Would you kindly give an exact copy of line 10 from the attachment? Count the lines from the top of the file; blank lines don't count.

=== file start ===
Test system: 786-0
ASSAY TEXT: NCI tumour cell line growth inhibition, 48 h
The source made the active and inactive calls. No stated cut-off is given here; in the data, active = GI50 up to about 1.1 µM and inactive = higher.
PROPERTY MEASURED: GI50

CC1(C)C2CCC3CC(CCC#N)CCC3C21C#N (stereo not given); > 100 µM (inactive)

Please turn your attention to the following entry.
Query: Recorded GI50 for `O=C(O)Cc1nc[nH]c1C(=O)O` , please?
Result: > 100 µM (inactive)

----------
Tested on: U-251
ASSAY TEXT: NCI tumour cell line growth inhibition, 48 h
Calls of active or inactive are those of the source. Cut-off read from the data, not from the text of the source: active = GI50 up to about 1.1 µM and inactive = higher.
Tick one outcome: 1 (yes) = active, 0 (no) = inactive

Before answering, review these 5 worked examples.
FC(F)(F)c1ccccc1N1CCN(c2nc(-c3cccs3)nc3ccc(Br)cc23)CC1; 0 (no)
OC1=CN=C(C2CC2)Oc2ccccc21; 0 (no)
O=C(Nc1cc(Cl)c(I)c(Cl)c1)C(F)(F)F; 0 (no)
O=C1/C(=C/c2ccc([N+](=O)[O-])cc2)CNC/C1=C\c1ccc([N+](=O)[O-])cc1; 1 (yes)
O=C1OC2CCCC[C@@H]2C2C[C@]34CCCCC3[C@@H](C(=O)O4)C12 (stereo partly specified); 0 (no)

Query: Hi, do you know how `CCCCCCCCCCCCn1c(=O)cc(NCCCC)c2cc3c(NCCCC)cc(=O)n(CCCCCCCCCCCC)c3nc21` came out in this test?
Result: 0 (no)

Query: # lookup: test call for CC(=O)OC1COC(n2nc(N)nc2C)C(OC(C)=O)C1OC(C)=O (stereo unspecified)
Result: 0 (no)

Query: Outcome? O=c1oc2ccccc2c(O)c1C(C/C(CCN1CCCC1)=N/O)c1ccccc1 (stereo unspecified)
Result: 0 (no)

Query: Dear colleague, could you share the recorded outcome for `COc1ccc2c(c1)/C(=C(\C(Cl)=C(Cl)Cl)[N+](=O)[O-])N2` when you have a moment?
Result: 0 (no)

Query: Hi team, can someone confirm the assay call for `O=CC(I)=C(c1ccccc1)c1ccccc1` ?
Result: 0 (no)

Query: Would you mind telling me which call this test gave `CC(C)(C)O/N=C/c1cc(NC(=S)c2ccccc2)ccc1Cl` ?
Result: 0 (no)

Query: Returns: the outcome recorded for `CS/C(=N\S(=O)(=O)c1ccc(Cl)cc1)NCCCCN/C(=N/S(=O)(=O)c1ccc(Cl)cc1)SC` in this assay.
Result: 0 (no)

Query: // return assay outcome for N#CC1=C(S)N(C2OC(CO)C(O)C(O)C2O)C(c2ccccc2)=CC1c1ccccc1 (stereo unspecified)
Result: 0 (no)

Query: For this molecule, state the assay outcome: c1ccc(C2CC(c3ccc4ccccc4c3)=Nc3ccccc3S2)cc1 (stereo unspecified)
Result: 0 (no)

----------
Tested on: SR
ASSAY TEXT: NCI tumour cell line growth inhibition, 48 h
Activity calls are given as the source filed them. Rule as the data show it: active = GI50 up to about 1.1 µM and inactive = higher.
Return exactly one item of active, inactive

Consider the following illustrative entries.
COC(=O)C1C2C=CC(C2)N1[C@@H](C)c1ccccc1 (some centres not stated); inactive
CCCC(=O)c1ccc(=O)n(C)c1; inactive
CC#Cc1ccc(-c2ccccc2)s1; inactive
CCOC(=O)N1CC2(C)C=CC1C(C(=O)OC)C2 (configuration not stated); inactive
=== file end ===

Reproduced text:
Tested on: U-251